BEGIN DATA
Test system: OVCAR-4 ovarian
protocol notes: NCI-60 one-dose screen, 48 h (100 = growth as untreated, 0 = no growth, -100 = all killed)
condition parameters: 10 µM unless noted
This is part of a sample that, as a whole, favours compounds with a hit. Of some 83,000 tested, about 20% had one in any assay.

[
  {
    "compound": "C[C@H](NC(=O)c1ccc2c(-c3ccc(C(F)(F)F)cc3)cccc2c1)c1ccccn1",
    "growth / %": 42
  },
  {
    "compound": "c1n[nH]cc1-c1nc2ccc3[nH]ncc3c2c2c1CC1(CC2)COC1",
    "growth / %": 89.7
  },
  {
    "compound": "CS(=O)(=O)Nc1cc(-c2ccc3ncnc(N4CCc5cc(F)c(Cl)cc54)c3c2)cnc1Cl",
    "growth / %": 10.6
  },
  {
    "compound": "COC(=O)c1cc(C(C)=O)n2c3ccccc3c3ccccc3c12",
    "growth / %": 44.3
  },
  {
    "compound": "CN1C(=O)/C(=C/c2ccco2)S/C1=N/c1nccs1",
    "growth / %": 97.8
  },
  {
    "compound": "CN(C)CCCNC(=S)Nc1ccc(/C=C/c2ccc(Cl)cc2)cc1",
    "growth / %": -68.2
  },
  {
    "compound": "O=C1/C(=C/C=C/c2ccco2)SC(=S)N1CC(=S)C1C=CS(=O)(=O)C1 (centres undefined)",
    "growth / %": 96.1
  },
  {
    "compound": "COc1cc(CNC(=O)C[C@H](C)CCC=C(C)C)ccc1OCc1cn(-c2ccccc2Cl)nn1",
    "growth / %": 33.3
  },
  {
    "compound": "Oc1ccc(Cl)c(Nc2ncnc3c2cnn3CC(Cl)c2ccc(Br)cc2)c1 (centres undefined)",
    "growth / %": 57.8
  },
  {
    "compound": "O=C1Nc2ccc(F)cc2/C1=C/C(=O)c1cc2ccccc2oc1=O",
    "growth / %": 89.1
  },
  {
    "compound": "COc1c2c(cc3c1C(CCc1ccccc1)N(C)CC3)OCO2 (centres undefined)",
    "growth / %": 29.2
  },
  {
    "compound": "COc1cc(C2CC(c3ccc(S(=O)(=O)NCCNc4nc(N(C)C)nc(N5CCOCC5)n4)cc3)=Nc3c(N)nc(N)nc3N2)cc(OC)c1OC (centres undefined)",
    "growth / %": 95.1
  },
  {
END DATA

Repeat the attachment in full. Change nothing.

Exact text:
Test system: OVCAR-4 ovarian
protocol notes: NCI-60 one-dose screen, 48 h (100 = growth as untreated, 0 = no growth, -100 = all killed)
condition parameters: 10 µM unless noted
This is part of a sample that, as a whole, favours compounds with a hit. Of some 83,000 tested, about 20% had one in any assay.

[
  {
    "compound": "C[C@H](NC(=O)c1ccc2c(-c3ccc(C(F)(F)F)cc3)cccc2c1)c1ccccn1",
    "growth / %": 42
  },
  {
    "compound": "c1n[nH]cc1-c1nc2ccc3[nH]ncc3c2c2c1CC1(CC2)COC1",
    "growth / %": 89.7
  },
  {
    "compound": "CS(=O)(=O)Nc1cc(-c2ccc3ncnc(N4CCc5cc(F)c(Cl)cc54)c3c2)cnc1Cl",
    "growth / %": 10.6
  },
  {
    "compound": "COC(=O)c1cc(C(C)=O)n2c3ccccc3c3ccccc3c12",
    "growth / %": 44.3
  },
  {
    "compound": "CN1C(=O)/C(=C/c2ccco2)S/C1=N/c1nccs1",
    "growth / %": 97.8
  },
  {
    "compound": "CN(C)CCCNC(=S)Nc1ccc(/C=C/c2ccc(Cl)cc2)cc1",
    "growth / %": -68.2
  },
  {
    "compound": "O=C1/C(=C/C=C/c2ccco2)SC(=S)N1CC(=S)C1C=CS(=O)(=O)C1 (centres undefined)",
    "growth / %": 96.1
  },
  {
    "compound": "COc1cc(CNC(=O)C[C@H](C)CCC=C(C)C)ccc1OCc1cn(-c2ccccc2Cl)nn1",
    "growth / %": 33.3
  },
  {
    "compound": "Oc1ccc(Cl)c(Nc2ncnc3c2cnn3CC(Cl)c2ccc(Br)cc2)c1 (centres undefined)",
    "growth / %": 57.8
  },
  {
    "compound": "O=C1Nc2ccc(F)cc2/C1=C/C(=O)c1cc2ccccc2oc1=O",
    "growth / %": 89.1
  },
  {
    "compound": "COc1c2c(cc3c1C(CCc1ccccc1)N(C)CC3)OCO2 (centres undefined)",
    "growth / %": 29.2
  },
  {
    "compound": "COc1cc(C2CC(c3ccc(S(=O)(=O)NCCNc4nc(N(C)C)nc(N5CCOCC5)n4)cc3)=Nc3c(N)nc(N)nc3N2)cc(OC)c1OC (centres undefined)",
    "growth / %": 95.1
  },
  {